Skip to content

Motion is Lotion

Motion is lotion. Motion and movement is what keeps us alive, allowing our body to perform necessary functions such as our heart beating and pumping blood around the body to bring oxygen and nutrition to every cell. Our heart beating is only one of the many primitive ways in which we are designed to move. Primitively for survival we are designed to hunt for food and run away from danger. We were not designed to predominantly walk from the car, to the fridge, couch, desk and back.

According to Nobel Prize recipient Dr. Roger Sperry’s research, 90% of the stimulation and nutrition to the brain is generated by the movement of the spine. Dr Sperry believes when the spine is moving, it is like a windmill creating electricity1.

Motion is lotion

Motion is Lotion

Benefits of Exercise and Movement

Exercise and movement includes playing soccer or tennis, lifting weights and running on a treadmill. However, it does not need to be so complicated. For children, free play alone is very beneficial. It develops social, emotional and academic foundations for later in life. It also improves emotional intelligence, the ability to self-heal, learn about themselves, what they’re good at or not so good at, what they like or don’t like to do.2 Many health experts believe free play has been interrupted by the increasing amount of artificial intelligence and robots when it should really be kept simple. There are so many skills and traits only we can develop through free play and not technology such as compassion, creativity, complexity and dexterity.

Through movement and exercise we also build postural strength which takes consistent firing of the postural muscles which leads to brain stimulation. And as the muscles continue to build strength, the neural pathways in the brain also thrive. This feedback system is what makes our posture strong and consistent and is how we can have good posture without having to think about it.

Research has found many benefits of good posture and exercise, even in children with ADHD and autism. Some of the main findings are decreased stress, anxiety and depression as well as improved mood, behaviour, motor performance, social skills and even academic performance.3,4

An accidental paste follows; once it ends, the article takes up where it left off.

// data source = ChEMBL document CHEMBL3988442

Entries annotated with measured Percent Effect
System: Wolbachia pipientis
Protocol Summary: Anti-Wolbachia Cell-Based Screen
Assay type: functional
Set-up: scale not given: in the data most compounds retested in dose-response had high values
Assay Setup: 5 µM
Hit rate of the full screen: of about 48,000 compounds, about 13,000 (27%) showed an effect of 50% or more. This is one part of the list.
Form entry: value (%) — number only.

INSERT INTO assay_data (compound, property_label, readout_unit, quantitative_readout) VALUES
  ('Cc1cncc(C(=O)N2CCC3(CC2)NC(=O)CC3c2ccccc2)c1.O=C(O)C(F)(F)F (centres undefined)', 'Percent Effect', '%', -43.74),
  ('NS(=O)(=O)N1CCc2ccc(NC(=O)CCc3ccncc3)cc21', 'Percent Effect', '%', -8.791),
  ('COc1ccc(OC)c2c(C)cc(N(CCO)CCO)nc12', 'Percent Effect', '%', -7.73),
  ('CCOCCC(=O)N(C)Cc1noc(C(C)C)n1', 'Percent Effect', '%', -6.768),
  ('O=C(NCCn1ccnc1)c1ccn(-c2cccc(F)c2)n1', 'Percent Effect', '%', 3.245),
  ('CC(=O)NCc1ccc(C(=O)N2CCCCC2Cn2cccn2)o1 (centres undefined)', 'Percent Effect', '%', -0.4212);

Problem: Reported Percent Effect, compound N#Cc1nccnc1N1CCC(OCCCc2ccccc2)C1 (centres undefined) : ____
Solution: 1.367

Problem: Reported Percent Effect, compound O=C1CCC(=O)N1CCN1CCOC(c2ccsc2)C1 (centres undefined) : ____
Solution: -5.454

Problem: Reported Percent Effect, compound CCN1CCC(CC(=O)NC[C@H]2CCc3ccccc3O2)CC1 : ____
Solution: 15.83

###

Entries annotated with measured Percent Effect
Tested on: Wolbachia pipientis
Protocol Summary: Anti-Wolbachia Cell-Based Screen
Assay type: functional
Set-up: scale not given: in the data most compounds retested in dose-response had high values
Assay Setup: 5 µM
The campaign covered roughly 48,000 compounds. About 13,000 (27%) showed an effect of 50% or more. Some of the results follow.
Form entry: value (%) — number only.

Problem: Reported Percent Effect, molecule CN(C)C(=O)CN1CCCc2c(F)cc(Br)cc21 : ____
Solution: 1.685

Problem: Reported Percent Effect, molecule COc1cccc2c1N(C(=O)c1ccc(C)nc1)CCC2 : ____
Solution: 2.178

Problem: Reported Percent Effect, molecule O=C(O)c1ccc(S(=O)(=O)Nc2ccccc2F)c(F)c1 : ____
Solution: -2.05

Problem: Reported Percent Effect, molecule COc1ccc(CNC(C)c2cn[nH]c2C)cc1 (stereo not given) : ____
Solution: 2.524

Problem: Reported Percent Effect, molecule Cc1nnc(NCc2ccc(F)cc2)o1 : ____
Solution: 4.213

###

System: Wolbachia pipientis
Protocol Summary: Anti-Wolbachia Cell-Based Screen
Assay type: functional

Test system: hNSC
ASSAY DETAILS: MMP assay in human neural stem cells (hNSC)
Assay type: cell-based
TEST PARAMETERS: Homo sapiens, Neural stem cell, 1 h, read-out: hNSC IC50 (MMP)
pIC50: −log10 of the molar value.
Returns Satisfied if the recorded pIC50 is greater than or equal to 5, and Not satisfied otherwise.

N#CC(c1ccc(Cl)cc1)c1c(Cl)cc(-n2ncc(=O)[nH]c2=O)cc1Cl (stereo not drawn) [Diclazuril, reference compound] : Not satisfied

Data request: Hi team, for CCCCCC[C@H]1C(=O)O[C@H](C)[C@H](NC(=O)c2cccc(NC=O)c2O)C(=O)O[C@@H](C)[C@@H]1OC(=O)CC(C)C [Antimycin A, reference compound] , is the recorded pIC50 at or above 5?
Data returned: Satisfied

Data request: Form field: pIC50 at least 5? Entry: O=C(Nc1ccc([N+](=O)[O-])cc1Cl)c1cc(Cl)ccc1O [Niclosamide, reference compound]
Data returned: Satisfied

What do the Australian guidelines recommend?

  • For babies, parents should provide plenty of tummy time and limit restrained time in capsules, car sets and strollers
  • Children under 5 should enjoy at least 3 hours of physical activity per day
  • Children over 5 and adults should do at least 1 hour of moderate to vigorous exercise per day5

You may be questioning: “Where can I find that time?” Just remember, exercise is simply movement which increases the heart rate so it does not have to be a planned activity, but rather could be taking the stairs instead of the lift for example.

If you have any questions or would like to have yourself or your child’s spine and posture checked by Dr Cindy Lam, please contact Provolution Health on 6299 2660.

Dr. Cindy Lam Chiropractor

Dr. Cindy Lam

After suffering with low back pain related to her menstrual cycle as a teen, and finding incredible results and relief with Chiropractic care, Cindy knew by the age of 14 that she wanted to pursue Chiropractic to bring that same opportunity to you. Having studied at Macquarie University, she has graduated with a Bachelor of Chiropractic Science and a Master of Chiropractic.

Dr. Cindy is grateful to be surrounded by a wonderful and exceptional team, and to be working in her chosen profession. She loves seeing the changes in people’s health and quality of life because of their body’s innate ability to heal.


  1. Plasker E. Achieving Optimum Brain-Body Alignment.
  2. Trudeau, F. and Shepard, R. Physical education, school activity, school sport and academic performance. Int J Behav Nutr Phys Act. (2008) (5)
  3. Kamp, C.F., et al. Exercise reduces the symptoms of Attention-Deficit/Hyperactivity Disorder and improves social behaviour, motor skills, strength and neurophysiological parameters. Acta Paediatrica, Volume 103, (2014) July
  4. Sowa, M. Effects of physical exercise on autism spectrum disorders: a meta-analysis. Research in Autism Spectrum Disorders, Volume 6, (2012)



Add Your Comment (Get a Gravatar)

Your Name


Your email address will not be published. Required fields are marked *.